Many older veterans are unaware that they can qualify for financial help in paying for the cost of home care. Most veterans completed their military service and moved on with their lives without looking to VA for any help. But VA pension benefits can become important for these veterans in later life.
To qualify for VA pension the veteran must be 65 or older (or permanently and totally disabled for reasons not related to military service). In addition the veteran must have low income and only modest net worth. The veteran must have had 90 days of military service that included at least one day during a period of war.
To receive a pension, the veteran’s income must be below the maximum annual pension rate (MAPR) set by the government. The pension program is designed to bring the veteran’s income up to that allowance. An increase in the MAPR is available to veterans (and widows of veterans) who are housebound or are in need of “aid and attendance.”
In determining the amount of the veterans income the VA will allow the deduction of unreimbursed amounts the veteran has paid for “medical expenses.” Depending on the circumstances medical expenses can include home nursing services such as assisting an individual with bathing, dressing, feeding and other activities of daily living.
Because medical expenses reduce countable income, an aging veteran who needs (or whose spouse needs) ongoing long term care services and supports may now be able to qualify for financial assistance from the VA. The extra funds can make all the difference in allowing the veteran to get the support needed to remain at home.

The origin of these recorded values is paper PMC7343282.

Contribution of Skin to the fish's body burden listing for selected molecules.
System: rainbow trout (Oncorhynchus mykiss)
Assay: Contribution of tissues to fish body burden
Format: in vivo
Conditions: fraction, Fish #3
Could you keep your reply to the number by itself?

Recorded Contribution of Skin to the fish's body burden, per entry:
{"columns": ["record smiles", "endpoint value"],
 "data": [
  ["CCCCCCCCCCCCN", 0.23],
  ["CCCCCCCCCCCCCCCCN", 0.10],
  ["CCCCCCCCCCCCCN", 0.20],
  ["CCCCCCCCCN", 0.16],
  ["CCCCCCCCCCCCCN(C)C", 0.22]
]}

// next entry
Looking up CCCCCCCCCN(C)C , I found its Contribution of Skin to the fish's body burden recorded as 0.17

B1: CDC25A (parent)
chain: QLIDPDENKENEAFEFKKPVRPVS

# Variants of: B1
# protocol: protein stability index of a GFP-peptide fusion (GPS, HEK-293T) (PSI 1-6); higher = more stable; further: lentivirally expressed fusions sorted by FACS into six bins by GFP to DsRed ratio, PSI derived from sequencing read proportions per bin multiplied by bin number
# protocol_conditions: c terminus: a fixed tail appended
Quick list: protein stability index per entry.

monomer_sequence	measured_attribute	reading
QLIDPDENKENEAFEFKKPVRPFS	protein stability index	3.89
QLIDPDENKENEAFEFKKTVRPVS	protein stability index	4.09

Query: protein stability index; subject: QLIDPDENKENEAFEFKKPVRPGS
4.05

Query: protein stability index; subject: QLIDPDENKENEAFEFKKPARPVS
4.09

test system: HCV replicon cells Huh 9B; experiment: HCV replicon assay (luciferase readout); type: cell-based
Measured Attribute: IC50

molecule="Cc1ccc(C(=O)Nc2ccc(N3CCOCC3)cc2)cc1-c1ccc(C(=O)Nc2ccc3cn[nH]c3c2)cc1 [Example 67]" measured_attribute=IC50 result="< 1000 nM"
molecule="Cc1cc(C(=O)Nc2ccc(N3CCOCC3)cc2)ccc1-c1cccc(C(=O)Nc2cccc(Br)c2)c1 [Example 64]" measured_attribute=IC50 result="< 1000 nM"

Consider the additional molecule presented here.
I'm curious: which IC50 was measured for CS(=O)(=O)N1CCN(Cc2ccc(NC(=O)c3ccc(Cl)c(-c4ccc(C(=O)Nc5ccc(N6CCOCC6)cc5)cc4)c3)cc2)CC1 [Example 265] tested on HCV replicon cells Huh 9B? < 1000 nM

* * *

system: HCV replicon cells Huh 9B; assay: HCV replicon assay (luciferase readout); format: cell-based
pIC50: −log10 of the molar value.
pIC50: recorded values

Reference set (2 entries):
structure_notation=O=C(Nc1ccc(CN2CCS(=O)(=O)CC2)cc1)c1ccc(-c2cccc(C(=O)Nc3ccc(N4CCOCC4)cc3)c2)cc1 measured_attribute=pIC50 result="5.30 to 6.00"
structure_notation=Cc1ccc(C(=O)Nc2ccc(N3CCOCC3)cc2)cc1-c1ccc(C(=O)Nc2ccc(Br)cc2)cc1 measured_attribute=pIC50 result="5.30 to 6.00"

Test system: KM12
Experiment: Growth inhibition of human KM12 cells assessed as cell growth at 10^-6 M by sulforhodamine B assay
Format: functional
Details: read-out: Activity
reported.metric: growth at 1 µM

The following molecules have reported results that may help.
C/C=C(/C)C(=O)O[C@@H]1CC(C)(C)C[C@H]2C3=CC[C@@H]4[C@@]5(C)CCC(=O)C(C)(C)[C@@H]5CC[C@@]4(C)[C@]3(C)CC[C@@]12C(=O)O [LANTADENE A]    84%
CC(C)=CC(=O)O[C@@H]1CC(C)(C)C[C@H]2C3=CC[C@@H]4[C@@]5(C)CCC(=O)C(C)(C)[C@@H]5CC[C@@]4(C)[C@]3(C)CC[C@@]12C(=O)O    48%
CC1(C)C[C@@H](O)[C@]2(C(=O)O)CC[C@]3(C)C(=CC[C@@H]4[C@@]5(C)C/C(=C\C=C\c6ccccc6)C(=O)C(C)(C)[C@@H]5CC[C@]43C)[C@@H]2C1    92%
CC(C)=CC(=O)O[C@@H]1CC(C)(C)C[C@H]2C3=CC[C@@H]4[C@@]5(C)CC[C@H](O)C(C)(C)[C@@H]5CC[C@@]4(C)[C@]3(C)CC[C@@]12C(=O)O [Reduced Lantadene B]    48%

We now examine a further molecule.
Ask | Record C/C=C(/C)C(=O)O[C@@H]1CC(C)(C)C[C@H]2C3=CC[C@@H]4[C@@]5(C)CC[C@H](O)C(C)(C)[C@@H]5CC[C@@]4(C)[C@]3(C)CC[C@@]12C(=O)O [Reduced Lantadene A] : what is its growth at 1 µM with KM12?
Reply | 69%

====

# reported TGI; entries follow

Pension eligibility is often overlooked because people are not aware of it at all or do not know that countable income is reduced by your out of pocket medical expenses. Pension benefits can also be available for a veteran who resides in an assisted living facility – where the entire cost may be deductible.
Pension, aid and attendance and housebound benefits can be a godsend for middle-income wartime veterans who are depleting their savings to cover health care costs. Our veteran earned these benefits by serving our nation during a time of war. Let’s make sure they get what they deserve.
For more information on VA pension benefits you can check with your County Director of Veterans’ Affairs, a Veterans Service Organization, or a lawyer who has been accredited by the VA. My law firm of Marshall, Parker and Weber has three lawyers on staff who have been VA accredited.